Yeast + Sugar + Flour + Water = Math, Science and Community Giving
Students defy gravity as they learn how to make pizza dough.
By Ellen Poltilove
What better way to learn about the changing states of matter than by baking bread?
Mixing water, flour, sugar and yeast, Montgomery County Public Schools fourth-graders learned about the science and math behind bread baking – and got to eat their homework.
Over the course of three days, nearly 700 MCPS students were introduced to the King Arthur Flour Bake for Good Kids: Learn Bake Share program. Students from Diamond, Daly, Wilson Wims, Goshen and Sequoyah elementary schools visited the Johns Hopkins University Montgomery County Campus for the presentation and a hands-on science exhibition. JHU and King Arthur Flour staff members visited Rock View Elementary and offered a similar presentation there.
The initiative is an effort to teach students at a young age the practical applications of what they learn in the classroom. Johns Hopkins University Montgomery County Campus organizes this event to expose students to science at an early age and to spark an interest in careers in science, technology, engineering and math.
Through a 50-minute presentation, King Arthur Flour instructor Amy Driscoll taught students that yeast is a fungus that eat sugar by absorbing it through the cell wall. She explained the meaning of the words “volume” and “estimate” and the importance of fractions in baking. Driscoll talked to the children about the role of carbon dioxide in bread baking, how gluten forms and why bakers must make sure the water temperature is just right. (If it’s too hot, the yeast will die. If it’s too cold, the yeast will take a long time to wake up.) She also made sure students understood why they shouldn’t put warm bread in a plastic bag: Condensation will form, and the bread will become soggy.
As she was teaching science and math, Driscoll and her student helpers prepared dough for bread, pretzels, pizza and cinnamon rolls.
The lessons align with the fourth-grade science curriculum on the changing states of matter, properties of matter and the differences between mixtures and new substances.
“We want students to see that science goes beyond the classroom,” said Kelly Jiron, instructional specialist, elementary integrated curriculum team for MCPS. “When students engage in activities such as the bread baking event, they are applying learned skills and concepts to real world experiences. These experiences help spark a child’s natural curiosity about science and scientific investigations. By participating in the bread baking event, they get to engage in scientific discourse through investigations, connect science to literacy and mathematics, and give back to the community through the donations of the bread.”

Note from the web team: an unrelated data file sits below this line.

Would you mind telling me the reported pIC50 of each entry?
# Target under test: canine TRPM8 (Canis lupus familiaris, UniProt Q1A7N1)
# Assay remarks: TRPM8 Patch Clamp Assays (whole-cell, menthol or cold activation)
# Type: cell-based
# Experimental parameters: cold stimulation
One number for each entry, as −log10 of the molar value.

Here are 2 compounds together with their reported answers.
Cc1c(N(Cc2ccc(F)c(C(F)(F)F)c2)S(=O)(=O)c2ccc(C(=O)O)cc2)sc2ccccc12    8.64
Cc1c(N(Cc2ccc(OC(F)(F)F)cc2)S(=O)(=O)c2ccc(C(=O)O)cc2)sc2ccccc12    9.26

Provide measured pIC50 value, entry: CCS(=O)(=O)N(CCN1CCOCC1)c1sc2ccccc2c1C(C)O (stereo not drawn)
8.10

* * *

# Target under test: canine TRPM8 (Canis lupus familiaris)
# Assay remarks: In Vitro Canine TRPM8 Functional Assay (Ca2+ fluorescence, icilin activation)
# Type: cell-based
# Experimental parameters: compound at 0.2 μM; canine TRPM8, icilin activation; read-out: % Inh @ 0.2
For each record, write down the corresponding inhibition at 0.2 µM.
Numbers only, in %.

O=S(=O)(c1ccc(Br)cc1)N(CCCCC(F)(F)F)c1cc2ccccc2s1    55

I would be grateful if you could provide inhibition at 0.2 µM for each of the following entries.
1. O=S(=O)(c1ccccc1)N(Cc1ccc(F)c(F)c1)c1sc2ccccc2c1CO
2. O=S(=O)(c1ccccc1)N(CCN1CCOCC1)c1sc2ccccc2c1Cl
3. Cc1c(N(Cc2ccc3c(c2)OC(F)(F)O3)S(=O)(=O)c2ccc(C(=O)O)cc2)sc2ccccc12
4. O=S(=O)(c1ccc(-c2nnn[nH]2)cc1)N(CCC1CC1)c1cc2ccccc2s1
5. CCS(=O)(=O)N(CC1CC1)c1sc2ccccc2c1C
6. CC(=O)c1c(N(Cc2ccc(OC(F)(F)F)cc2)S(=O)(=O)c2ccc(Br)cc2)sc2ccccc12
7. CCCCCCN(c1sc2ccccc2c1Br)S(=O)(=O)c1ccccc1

King Arthur Flour donated enough ingredients and supplies for each student to bake two loaves of bread at home. One loaf is to be enjoyed by the child’s family. They are to bring the second loaf back to school for donation to Interfaith Works.
“The cool thing about bread is that it is meant to be shared,” said Charlotte Garvey, communications manager of Interfaith Works. She talked with the students about the importance of helping those who are struggling in their community; Driscoll and Garvey emphasized the importance of empowering students with the knowledge and tools needed to help those in need.
"There are thousands of people in Montgomery County experiencing homelessness or struggling with poverty and food insecurity,” said Shane Rock, chief executive of Interfaith Works. “This thoughtful gift of homemade bread, made with love by young people, will deeply touch those who are struggling. Many thanks to Johns Hopkins University of Montgomery County and King Arthur Flour for making this connection possible."
The bread donation will benefit multiple programs of Interfaith Works, a nonprofit that helps more than 16,000 Montgomery County residents in need annually. These programs include the agency's residential shelters for men and women that provide shelter to those who previously have experienced homelessness, as well as families in need who shop for free clothing at the Interfaith Works Clothing Center. The bread also will go to residents of a new program: Interfaith Works Residences.
After students learned the chemistry of bread baking, they continued their hands-on science exploration. Scientists, nurses, students, teachers and others from several local companies and educational institutions led the students through activities including how to extract DNA from strawberries, how to prepare a plate of healthy food and the ins and outs of radiology and robotics, among other activities.
Adventist Healthcare Shady Grove Medical Center; Johns Hopkins Center for Biotechnology Education; MD Bio; Montgomery College; NeuroDiagnostics; Rockville Science Center; and Suburban Hospital participated.
The day was a treat for Noella Agbar, a Goshen Elementary fourth-grade student.
“It was fun. I didn’t know there was science when you were doing something fun,” Noella said. Regarding the bread donation, she said: “There’s people around the world who don’t have enough to eat. It’s generous to donate.”
Are you look forward to doing your homework?
“Yes!” she said, adding, “I thought I would never say that in my life.”